Latvian Parliament declares Russia a “terrorist state” and calls for an end to visas



Riga, Aug 11 The Latvian Parliament on Thursday adopted a declaration calling Russia a state sponsor of terrorism and encouraging other countries to adopt similar initiatives, and also called on the European Union (EU) to stop issuing tourist visas to Russian and Belarusian citizens.

The declaration was approved by the deputies of the Saeima by 67 votes in favor and none against, while the parliamentarians of the opposition social democratic party Harmony (S) abstained in the vote.

The statement cites the Russian invasion of Ukraine and the actions of the Russian armed forces in that country as the main reason for condemning Russia as a “terrorist state.”

The text also underlines Russia’s “prolonged support for terrorist regimes and organizations, as well as their financing.” Russia is the largest arms supplier to the Assad regime in Syria and has carried out attacks on sovereign countries, including the poisoning of the Skripal family in the UK and the shooting down of Malaysia Airlines flight MH-17 that killed 298 people.

Latvian lawmakers recall “the constant targeting of civilians by Russian troops, including the deliberate attack on a theater in Mariupol that killed around 600 people, missile strikes on a residential area near Odessa that killed at least 21 and an attack on a shopping mall in Kremenchuk that killed 19 civilians.”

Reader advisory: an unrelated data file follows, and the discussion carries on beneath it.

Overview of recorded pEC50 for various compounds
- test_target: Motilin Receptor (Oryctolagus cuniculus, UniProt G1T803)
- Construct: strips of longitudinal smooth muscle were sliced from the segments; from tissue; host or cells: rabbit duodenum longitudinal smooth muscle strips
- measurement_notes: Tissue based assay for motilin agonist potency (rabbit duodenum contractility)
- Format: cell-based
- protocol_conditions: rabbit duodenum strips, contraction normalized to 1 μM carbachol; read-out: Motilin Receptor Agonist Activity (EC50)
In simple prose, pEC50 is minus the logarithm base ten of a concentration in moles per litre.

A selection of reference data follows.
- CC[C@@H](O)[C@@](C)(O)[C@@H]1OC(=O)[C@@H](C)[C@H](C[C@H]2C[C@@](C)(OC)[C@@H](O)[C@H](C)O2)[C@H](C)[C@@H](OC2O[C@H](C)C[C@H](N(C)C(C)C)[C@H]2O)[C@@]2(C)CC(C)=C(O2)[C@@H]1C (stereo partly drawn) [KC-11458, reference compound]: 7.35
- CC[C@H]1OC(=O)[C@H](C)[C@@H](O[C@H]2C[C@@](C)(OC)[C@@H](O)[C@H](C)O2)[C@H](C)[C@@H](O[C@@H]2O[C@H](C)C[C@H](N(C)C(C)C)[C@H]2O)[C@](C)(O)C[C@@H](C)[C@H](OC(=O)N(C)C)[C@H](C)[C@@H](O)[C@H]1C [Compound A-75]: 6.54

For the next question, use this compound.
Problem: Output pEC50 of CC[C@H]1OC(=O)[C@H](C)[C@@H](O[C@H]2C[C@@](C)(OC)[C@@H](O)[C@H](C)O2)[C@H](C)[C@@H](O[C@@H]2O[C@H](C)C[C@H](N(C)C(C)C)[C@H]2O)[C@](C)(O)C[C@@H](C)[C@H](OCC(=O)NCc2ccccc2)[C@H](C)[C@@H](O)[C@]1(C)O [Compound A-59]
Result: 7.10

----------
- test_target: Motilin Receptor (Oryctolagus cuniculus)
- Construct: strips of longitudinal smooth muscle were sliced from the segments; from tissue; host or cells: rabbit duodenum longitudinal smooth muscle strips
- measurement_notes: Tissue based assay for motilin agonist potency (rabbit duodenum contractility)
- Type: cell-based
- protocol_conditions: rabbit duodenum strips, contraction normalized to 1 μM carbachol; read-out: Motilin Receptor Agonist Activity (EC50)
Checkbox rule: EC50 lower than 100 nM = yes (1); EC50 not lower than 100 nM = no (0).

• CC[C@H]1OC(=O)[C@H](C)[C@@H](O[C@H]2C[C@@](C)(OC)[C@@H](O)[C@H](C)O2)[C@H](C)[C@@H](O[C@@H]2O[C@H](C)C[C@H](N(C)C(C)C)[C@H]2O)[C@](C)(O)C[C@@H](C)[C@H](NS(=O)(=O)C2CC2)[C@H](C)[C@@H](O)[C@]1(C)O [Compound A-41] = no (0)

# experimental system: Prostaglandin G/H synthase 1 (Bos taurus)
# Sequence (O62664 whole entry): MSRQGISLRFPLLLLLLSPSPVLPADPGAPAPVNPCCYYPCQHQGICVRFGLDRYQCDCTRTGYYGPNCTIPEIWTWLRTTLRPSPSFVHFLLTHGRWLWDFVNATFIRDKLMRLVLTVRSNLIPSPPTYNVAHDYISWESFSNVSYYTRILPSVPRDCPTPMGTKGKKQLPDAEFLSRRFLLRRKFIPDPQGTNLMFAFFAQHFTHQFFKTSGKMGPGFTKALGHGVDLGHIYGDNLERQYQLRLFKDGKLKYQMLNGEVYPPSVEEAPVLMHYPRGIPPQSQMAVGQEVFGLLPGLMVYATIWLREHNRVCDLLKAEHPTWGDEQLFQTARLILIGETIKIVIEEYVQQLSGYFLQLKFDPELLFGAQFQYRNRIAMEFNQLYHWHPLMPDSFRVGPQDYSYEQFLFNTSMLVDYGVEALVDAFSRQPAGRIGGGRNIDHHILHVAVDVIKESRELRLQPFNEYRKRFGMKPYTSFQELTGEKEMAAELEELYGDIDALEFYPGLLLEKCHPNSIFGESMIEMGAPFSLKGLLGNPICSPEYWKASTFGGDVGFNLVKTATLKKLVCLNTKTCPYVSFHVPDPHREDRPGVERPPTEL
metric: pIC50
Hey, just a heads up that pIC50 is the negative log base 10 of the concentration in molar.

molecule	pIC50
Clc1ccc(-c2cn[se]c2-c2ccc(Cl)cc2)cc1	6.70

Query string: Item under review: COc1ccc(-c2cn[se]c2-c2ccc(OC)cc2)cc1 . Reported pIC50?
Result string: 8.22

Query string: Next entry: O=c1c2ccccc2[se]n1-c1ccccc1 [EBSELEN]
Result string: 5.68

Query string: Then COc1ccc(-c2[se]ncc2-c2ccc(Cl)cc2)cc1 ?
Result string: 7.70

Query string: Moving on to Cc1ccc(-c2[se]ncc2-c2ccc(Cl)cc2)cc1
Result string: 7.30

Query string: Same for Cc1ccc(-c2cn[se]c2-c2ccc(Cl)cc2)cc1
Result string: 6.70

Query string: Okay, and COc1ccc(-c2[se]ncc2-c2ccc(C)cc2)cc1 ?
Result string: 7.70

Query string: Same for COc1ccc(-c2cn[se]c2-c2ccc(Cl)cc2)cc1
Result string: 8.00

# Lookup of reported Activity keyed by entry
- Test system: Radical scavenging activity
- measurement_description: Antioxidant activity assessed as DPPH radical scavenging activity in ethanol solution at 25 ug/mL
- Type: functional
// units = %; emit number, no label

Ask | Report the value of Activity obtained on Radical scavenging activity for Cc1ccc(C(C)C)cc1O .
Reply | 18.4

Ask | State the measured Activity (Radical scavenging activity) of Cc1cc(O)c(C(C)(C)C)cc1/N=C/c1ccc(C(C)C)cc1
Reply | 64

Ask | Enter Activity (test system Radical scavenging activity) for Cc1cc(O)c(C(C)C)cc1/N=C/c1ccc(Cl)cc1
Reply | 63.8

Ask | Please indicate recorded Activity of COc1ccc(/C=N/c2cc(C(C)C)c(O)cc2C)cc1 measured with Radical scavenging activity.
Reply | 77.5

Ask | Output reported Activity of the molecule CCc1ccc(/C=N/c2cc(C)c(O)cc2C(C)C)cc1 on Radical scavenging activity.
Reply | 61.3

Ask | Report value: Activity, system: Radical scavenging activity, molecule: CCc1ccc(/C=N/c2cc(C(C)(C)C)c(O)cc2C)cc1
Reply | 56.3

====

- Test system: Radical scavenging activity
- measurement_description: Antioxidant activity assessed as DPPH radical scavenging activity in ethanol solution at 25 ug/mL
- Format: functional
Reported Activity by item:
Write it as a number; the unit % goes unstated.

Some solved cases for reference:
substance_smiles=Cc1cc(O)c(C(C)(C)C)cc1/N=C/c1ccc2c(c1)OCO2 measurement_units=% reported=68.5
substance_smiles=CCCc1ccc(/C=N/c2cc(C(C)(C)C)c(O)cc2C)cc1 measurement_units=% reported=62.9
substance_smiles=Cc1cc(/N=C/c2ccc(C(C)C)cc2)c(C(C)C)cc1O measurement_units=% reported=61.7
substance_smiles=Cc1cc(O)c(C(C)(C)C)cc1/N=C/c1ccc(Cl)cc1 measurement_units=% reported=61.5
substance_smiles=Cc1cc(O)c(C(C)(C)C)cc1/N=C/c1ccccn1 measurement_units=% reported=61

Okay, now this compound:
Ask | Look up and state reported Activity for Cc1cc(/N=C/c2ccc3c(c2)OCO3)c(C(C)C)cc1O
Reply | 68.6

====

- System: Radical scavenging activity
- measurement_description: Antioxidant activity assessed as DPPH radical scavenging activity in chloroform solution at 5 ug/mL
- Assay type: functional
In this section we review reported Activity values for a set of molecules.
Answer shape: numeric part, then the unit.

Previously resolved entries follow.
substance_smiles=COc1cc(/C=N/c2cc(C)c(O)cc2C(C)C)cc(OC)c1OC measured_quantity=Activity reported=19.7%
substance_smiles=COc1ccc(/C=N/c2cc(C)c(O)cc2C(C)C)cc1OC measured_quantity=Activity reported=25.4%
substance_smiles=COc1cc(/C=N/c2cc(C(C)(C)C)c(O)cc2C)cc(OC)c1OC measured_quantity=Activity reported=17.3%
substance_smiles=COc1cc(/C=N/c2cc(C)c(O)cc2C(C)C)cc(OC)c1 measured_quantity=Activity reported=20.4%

The statement also cites a missile attack on port facilities in Odessa a day after an agreement to allow the export of grain from that Ukrainian town came into force.

Regarding tourist visas, the Latvian Embassy in Moscow has already stopped issuing them to Russian citizens except for people attending funerals of a close relative.

Estonian Prime Minister Kaja Kallas said on Twitter on August 9 that Russian tourism to the EU should end.

“Let’s stop issuing tourist visas for Russians. Visiting Europe is a privilege, not a human right,” wrote Kallas, who said that once air traffic to and from Russia is suspended, closest neighbors like Estonia, Finland and Latvia , which have border crossings, are the ones who see an increase in visa requests from Russians who want to travel to the Schengen zone.

Latvia has also seen an influx of Russians, including media workers, fleeing repression and persecution, and have moved their operations to the Baltic country.

The critical channel TV Rain recently started broadcasting from Riga and has already been accused by some Latvians on social media for showing insensitivity to how Latvians perceived the occupation of their country between 1940 and 1991. EFE

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